Samsung Submits its report to regulatory board worldwide, soon to make it public
Samsung made a worldwide recall and later has to discontinue its flagship smartphone, the Galaxy Note 7. Many countries and transportation associations banned the handset due to safety concerns. The Korean-based company blamed the battery supplier when initial complaints starting coming in. But as replacement units were also prone to explosions, the company had to stop its sales entirely. The year 2016 was not good for Samsung as its Galaxy Note 7 phones and some of its washing machines were known to explode. This created second thoughts for its buyers and hence a loss of reputation and sales for the company.
Eventually, the company promised to release a detailed report to the public by the end of this year. For now, the company has kept Galaxy Note 8 plans on hold. It looks like the company will meet its promise as it started releasing its reporting to the regulatory bodies.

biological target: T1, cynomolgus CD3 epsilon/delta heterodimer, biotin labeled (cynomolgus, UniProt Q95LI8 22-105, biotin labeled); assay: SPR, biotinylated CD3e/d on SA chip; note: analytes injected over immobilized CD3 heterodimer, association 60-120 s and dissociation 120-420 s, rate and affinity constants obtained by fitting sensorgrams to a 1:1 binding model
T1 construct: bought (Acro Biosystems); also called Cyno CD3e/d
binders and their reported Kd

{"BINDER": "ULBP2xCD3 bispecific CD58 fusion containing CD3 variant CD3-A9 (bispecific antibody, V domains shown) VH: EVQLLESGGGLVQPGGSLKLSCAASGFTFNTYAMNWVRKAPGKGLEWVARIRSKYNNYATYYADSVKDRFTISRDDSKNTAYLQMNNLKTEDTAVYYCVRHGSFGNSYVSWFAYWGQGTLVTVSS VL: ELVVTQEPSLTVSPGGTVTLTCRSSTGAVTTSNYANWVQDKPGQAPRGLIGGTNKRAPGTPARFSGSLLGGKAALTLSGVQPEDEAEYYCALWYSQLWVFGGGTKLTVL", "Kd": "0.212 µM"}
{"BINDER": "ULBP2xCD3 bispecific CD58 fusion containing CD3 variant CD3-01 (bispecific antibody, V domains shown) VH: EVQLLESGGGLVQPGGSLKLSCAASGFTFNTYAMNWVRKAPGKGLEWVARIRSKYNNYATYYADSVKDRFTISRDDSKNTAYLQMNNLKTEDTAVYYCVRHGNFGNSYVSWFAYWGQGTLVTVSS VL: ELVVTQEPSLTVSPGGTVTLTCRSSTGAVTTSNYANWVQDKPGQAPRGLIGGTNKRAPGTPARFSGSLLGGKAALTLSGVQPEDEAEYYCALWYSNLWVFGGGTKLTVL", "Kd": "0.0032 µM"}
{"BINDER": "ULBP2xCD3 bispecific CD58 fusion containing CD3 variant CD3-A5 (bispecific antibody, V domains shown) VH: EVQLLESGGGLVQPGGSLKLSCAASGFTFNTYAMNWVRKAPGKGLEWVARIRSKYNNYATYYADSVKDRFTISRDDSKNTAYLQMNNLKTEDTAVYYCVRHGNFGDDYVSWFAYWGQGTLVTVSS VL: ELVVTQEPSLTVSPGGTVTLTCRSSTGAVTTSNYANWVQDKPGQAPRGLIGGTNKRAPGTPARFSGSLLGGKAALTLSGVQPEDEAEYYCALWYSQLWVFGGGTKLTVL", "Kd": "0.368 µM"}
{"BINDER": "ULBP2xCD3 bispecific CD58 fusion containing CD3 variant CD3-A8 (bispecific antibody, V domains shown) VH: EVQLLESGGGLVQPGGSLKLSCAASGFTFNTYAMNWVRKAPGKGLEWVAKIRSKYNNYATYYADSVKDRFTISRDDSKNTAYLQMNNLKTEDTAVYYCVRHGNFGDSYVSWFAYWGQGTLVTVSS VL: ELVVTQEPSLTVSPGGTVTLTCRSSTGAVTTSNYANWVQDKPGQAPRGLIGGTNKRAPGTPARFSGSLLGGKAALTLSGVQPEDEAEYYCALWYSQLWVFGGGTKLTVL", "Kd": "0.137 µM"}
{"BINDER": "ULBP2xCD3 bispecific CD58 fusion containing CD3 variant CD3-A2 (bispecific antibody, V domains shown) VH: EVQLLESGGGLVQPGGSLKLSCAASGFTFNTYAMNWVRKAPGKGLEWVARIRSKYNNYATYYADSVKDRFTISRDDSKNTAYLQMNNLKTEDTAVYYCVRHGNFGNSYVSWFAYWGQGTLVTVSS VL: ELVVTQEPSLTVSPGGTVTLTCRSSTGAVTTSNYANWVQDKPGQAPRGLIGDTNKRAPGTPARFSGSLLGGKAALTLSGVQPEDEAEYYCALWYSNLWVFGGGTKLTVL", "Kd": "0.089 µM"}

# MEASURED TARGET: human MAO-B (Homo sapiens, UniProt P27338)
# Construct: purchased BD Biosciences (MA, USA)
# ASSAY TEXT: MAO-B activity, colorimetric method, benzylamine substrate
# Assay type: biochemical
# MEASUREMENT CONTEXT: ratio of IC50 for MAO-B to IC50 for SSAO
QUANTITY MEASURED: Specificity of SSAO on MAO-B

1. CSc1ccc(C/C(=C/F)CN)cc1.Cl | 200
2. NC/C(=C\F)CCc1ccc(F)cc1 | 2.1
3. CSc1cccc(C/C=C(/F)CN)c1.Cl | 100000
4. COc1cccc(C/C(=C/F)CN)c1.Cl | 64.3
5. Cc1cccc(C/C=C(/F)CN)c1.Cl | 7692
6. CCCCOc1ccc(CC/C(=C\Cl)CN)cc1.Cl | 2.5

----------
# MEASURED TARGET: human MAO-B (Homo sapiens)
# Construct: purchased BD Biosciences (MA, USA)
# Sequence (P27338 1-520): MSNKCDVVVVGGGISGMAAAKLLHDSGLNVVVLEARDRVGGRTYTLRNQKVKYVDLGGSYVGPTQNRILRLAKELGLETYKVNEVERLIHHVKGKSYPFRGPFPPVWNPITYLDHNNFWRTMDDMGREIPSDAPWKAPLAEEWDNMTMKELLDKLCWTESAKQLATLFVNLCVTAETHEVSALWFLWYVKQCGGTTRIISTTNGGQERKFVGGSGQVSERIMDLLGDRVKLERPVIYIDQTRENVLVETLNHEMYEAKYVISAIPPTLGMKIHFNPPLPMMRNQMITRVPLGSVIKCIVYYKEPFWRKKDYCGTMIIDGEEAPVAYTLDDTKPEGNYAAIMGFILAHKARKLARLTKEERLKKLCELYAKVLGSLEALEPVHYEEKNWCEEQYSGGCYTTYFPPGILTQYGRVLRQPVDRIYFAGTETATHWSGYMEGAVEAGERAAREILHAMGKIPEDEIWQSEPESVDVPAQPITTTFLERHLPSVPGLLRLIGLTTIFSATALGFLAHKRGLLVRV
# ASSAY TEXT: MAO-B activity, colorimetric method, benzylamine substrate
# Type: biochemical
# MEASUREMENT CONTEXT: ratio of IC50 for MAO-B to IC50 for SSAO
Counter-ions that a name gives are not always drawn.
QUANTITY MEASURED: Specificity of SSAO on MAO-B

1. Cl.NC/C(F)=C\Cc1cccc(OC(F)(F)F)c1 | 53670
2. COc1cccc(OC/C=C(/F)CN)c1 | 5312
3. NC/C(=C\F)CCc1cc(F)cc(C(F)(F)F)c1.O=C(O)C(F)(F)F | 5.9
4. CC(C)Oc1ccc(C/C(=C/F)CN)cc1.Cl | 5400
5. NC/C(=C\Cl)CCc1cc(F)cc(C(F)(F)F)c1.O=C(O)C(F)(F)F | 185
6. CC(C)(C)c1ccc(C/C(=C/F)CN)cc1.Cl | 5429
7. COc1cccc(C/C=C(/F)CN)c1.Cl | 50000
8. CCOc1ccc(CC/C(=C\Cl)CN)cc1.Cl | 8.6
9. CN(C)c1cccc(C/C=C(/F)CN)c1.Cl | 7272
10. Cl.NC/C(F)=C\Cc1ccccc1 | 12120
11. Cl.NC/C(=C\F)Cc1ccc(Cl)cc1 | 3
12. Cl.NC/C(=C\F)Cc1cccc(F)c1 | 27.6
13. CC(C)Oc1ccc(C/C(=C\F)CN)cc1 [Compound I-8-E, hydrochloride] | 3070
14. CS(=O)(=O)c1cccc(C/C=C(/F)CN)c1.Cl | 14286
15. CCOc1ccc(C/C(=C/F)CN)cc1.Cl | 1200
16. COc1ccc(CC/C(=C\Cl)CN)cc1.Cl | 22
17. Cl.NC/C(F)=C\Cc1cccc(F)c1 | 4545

Suspected cause of explosion?
Samsung sent its complete report to the Korea Testing Laboratory and the American-based UL. It is suggested that it could be due to the lack of space between the handset and the battery. The reports come at the time when Samsung is found to be in talks with LG Chem as a new source for batteries. The smartphone maker has two battery suppliers- Samsung SDI and a Chinese-based company Amperex Technology. Insiders say that the chance of the deal getting finalized is close to a 90% and these will be in handsets by the 2nd half of 2017.
Samsung recalled 2.5 million Galaxy Note 7 units during September. By October, Samsung axed Galaxy Note 7 from retail as replacement units were also prone to explosions. Replacement units were found to be using Amperex batteries. While this mishap is related with Samsung, all users and companies alike would be keen to read Samsung’s findings. Battery-related explosions occurred in several devices and even cars.
— Dawn of Tech (@DawnofTech) December 20, 2016